I've heard this limiting belief so many times (usually from my own thoughts) that eating healthily is just too expensive.
When I did a raw vegan diet experiment and tracked my spending I was shocked and seemingly justified my frugal thinking; in a bid to not only save my bank account I swung around and challenged myself to spend only $30 on food in a month - creating a strong contrast to the physical effects of a clean diet. This comparison would give me the knowledge of if it is even worth it.
My friends, your health is always worth it - even if a minor improvement is disproportionately expensive. But what if there was a way to eat a healthy diet for a low cost?
Does it count as clickbait if it is a sub-heading?
Throughout history (I am no historian) there are many examples of the poorer population eating more healthily (by todays standards) than the aristocracy. Being overweight was a sign of wealth, having black rotten teeth meant you could afford the exotic export of sugar cane. Meanwhile the peasants worked the land and ate what they could - let's rephrase that - peasants ate locally grown, fresh, organic produce.
Since then, farming practices have only gotten more effective - however the vast majority of that advancement (and depending on what country you're in some tax resources) is now being used to feed an entirely different species - livestock. We have gotten so good at growing plants that we can make urban farms and aquaponic greenhouses - businesses that only exist due to the growing demand for... locally grown, fresh, organic produce. So why are we using such advanced technology to eat like medieval peasants?!
Health, Expense, CONVENIENCE
The analogy with peasants falls apart in the modern world because of a new value we place on food: convenience. Many cultures today emphasize productivity and efficiency, however it wasn't until the last century that the traditional vegetable patch in the garden became forgotten. Perhaps it's time to remember it.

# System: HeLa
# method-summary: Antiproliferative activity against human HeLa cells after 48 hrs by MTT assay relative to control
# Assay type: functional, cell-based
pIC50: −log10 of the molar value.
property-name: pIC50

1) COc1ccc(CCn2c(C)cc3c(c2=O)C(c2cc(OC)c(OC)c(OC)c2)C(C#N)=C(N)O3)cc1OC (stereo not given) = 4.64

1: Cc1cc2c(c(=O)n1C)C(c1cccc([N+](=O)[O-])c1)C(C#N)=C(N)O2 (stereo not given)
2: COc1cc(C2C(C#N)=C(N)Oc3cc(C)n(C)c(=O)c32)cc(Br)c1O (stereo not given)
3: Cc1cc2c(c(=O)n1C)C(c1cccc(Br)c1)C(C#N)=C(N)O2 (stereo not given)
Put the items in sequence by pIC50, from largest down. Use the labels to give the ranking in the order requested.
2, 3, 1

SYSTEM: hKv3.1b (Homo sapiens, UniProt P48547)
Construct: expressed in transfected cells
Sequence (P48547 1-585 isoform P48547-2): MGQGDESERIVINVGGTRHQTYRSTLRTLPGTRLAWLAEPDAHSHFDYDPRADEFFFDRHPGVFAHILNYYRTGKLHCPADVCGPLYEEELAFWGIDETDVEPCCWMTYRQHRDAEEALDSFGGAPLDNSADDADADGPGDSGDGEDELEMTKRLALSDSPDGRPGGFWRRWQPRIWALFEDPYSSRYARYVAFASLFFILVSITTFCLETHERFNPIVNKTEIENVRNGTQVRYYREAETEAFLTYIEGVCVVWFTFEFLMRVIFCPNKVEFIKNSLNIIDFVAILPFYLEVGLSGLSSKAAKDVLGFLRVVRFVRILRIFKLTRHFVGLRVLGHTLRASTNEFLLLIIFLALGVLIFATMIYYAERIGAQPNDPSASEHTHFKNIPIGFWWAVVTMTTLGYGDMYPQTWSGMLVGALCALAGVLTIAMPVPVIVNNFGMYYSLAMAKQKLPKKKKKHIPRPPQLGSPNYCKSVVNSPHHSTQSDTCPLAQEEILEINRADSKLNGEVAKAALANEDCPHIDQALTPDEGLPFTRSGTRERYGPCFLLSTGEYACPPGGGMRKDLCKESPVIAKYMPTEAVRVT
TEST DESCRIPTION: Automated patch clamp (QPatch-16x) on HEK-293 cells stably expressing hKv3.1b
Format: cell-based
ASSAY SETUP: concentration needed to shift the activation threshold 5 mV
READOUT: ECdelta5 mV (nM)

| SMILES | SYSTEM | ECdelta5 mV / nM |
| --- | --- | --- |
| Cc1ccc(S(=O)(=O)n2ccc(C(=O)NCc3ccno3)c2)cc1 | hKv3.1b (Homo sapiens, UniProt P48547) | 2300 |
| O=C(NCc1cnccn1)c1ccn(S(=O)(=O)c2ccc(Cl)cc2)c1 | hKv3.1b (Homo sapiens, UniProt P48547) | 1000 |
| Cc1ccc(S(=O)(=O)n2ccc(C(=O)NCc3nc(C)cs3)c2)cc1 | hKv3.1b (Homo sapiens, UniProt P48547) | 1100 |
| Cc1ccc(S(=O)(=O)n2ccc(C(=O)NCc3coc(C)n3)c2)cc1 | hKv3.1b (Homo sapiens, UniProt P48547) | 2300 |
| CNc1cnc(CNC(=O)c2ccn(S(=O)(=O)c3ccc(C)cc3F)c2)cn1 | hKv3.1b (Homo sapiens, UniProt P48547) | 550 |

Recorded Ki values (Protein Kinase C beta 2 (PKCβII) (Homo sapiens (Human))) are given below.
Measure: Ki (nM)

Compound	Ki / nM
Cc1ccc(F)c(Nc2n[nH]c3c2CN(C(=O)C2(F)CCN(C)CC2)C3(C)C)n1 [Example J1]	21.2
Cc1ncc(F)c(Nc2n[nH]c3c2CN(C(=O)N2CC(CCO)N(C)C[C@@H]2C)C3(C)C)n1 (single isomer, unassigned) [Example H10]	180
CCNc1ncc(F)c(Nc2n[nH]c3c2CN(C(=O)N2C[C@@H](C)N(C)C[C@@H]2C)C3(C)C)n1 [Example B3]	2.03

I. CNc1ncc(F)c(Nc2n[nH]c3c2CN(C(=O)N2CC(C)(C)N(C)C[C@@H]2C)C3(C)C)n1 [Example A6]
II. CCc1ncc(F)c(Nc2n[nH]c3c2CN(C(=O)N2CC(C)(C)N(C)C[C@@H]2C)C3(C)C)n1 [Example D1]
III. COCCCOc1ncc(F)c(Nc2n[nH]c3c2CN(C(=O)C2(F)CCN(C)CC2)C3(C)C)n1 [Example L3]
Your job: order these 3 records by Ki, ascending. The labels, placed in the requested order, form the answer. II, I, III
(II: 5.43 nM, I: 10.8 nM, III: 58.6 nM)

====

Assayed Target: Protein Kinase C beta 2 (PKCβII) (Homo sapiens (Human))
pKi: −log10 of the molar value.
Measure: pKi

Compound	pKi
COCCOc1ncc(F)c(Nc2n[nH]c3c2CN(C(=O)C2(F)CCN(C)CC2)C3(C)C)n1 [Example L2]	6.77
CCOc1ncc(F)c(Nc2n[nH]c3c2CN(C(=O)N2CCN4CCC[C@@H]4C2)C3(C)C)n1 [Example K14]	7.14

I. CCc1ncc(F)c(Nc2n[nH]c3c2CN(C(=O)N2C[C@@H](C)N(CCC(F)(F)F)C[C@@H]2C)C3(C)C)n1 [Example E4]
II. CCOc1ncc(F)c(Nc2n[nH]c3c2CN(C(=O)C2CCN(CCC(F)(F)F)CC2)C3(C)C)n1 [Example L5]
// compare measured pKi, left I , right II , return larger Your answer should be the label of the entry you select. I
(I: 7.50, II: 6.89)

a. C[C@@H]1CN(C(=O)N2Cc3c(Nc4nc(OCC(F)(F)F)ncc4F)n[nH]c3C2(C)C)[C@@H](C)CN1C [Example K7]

Going back to my diet experiments I always knew that raw veganism would be expensive but what I didn't expect was just how damn long it would take to stock up and prepare all that produce; ultimately, convenience is why I stopped the diet, I couldn't keep up when classes started again! But when I tried cheap diet I had to get creative, I had to forage and grow food if I didn't want to literally eat only rice (and beans, if I was lucky)!
This new focus on convenience has limited us and formed an 'iron triangle' between health, cost, and convenience in which one cannot be increased or decreased without having the opposite effect on at least one other aspect; we all know that cheap and convenient food is going to be awful for one's health. The problem is when we say buying healthful foods cost too much its because we aren't aware of the option to reduce convenience - there is a tendency to imagine lifestyle changes in isolation, for example in the past when I've had the courage and motivation to eat a more healthy diet my eye's scan the price-tags at the supermarket I go to every week, I sigh and keep on moving. But what about other supermarkets? Farmers markets even? What if I grow my own food...?
I know that when I started to actually explore these options it is only the initial change that is inconvenient, in-fact exploring the asian markets and growing my own food became fun and interesting, but we don't know until we make the leap.